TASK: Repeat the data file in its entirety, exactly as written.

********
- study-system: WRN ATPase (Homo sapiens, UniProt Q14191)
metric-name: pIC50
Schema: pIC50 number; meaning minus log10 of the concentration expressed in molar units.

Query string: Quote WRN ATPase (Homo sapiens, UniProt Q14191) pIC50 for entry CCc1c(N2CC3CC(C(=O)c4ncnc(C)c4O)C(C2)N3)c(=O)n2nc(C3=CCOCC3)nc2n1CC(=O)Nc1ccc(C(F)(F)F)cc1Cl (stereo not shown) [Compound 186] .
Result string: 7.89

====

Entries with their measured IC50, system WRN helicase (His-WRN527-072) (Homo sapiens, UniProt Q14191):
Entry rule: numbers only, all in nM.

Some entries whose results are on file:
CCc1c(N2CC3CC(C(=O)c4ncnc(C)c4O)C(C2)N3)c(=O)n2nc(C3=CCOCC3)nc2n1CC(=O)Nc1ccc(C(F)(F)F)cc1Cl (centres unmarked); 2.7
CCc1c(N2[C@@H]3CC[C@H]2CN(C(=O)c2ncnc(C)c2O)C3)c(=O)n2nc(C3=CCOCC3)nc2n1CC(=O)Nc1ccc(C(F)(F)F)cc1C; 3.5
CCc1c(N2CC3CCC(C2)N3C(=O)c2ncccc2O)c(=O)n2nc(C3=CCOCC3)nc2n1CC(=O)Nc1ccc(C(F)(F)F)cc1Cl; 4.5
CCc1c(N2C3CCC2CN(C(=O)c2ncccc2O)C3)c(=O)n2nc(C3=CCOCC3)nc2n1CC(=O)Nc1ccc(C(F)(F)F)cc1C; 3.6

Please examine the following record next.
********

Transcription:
- study-system: WRN ATPase (Homo sapiens, UniProt Q14191)
metric-name: pIC50
Schema: pIC50 number; meaning minus log10 of the concentration expressed in molar units.

Query string: Quote WRN ATPase (Homo sapiens, UniProt Q14191) pIC50 for entry CCc1c(N2CC3CC(C(=O)c4ncnc(C)c4O)C(C2)N3)c(=O)n2nc(C3=CCOCC3)nc2n1CC(=O)Nc1ccc(C(F)(F)F)cc1Cl (stereo not shown) [Compound 186] .
Result string: 7.89

====

Entries with their measured IC50, system WRN helicase (His-WRN527-072) (Homo sapiens, UniProt Q14191):
Entry rule: numbers only, all in nM.

Some entries whose results are on file:
CCc1c(N2CC3CC(C(=O)c4ncnc(C)c4O)C(C2)N3)c(=O)n2nc(C3=CCOCC3)nc2n1CC(=O)Nc1ccc(C(F)(F)F)cc1Cl (centres unmarked); 2.7
CCc1c(N2[C@@H]3CC[C@H]2CN(C(=O)c2ncnc(C)c2O)C3)c(=O)n2nc(C3=CCOCC3)nc2n1CC(=O)Nc1ccc(C(F)(F)F)cc1C; 3.5
CCc1c(N2CC3CCC(C2)N3C(=O)c2ncccc2O)c(=O)n2nc(C3=CCOCC3)nc2n1CC(=O)Nc1ccc(C(F)(F)F)cc1Cl; 4.5
CCc1c(N2C3CCC2CN(C(=O)c2ncccc2O)C3)c(=O)n2nc(C3=CCOCC3)nc2n1CC(=O)Nc1ccc(C(F)(F)F)cc1C; 3.6

Please examine the following record next.